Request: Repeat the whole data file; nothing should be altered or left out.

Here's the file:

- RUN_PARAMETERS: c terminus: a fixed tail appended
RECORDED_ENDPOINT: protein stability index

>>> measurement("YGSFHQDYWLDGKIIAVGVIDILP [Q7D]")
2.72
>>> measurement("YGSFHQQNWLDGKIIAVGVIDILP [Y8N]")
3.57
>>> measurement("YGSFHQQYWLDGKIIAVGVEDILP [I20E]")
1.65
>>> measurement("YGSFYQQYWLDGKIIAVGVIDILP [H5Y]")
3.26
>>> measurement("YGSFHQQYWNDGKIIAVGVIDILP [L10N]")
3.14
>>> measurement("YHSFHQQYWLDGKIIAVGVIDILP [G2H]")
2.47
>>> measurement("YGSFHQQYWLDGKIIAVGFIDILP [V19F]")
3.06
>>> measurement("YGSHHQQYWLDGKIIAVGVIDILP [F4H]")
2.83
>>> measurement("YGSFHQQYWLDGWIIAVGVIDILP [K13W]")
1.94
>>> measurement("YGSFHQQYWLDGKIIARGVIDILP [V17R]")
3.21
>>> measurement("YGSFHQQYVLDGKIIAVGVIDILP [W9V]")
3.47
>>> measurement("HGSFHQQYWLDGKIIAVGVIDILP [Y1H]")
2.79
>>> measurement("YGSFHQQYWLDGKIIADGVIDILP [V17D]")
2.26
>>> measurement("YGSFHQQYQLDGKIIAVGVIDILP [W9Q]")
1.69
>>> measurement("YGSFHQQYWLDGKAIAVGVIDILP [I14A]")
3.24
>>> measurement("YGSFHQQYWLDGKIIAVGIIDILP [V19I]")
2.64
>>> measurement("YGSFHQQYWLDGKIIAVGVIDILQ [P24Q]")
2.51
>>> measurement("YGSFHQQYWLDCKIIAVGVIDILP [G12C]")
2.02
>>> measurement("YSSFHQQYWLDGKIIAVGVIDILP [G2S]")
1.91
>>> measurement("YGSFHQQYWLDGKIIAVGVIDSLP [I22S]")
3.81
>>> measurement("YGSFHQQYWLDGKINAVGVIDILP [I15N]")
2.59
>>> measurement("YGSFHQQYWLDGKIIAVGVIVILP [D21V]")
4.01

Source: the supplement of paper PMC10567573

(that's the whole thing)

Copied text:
- RUN_PARAMETERS: c terminus: a fixed tail appended
RECORDED_ENDPOINT: protein stability index

>>> measurement("YGSFHQDYWLDGKIIAVGVIDILP [Q7D]")
2.72
>>> measurement("YGSFHQQNWLDGKIIAVGVIDILP [Y8N]")
3.57
>>> measurement("YGSFHQQYWLDGKIIAVGVEDILP [I20E]")
1.65
>>> measurement("YGSFYQQYWLDGKIIAVGVIDILP [H5Y]")
3.26
>>> measurement("YGSFHQQYWNDGKIIAVGVIDILP [L10N]")
3.14
>>> measurement("YHSFHQQYWLDGKIIAVGVIDILP [G2H]")
2.47
>>> measurement("YGSFHQQYWLDGKIIAVGFIDILP [V19F]")
3.06
>>> measurement("YGSHHQQYWLDGKIIAVGVIDILP [F4H]")
2.83
>>> measurement("YGSFHQQYWLDGWIIAVGVIDILP [K13W]")
1.94
>>> measurement("YGSFHQQYWLDGKIIARGVIDILP [V17R]")
3.21
>>> measurement("YGSFHQQYVLDGKIIAVGVIDILP [W9V]")
3.47
>>> measurement("HGSFHQQYWLDGKIIAVGVIDILP [Y1H]")
2.79
>>> measurement("YGSFHQQYWLDGKIIADGVIDILP [V17D]")
2.26
>>> measurement("YGSFHQQYQLDGKIIAVGVIDILP [W9Q]")
1.69
>>> measurement("YGSFHQQYWLDGKAIAVGVIDILP [I14A]")
3.24
>>> measurement("YGSFHQQYWLDGKIIAVGIIDILP [V19I]")
2.64
>>> measurement("YGSFHQQYWLDGKIIAVGVIDILQ [P24Q]")
2.51
>>> measurement("YGSFHQQYWLDCKIIAVGVIDILP [G12C]")
2.02
>>> measurement("YSSFHQQYWLDGKIIAVGVIDILP [G2S]")
1.91
>>> measurement("YGSFHQQYWLDGKIIAVGVIDSLP [I22S]")
3.81
>>> measurement("YGSFHQQYWLDGKINAVGVIDILP [I15N]")
2.59
>>> measurement("YGSFHQQYWLDGKIIAVGVIVILP [D21V]")
4.01

Source: the supplement of paper PMC10567573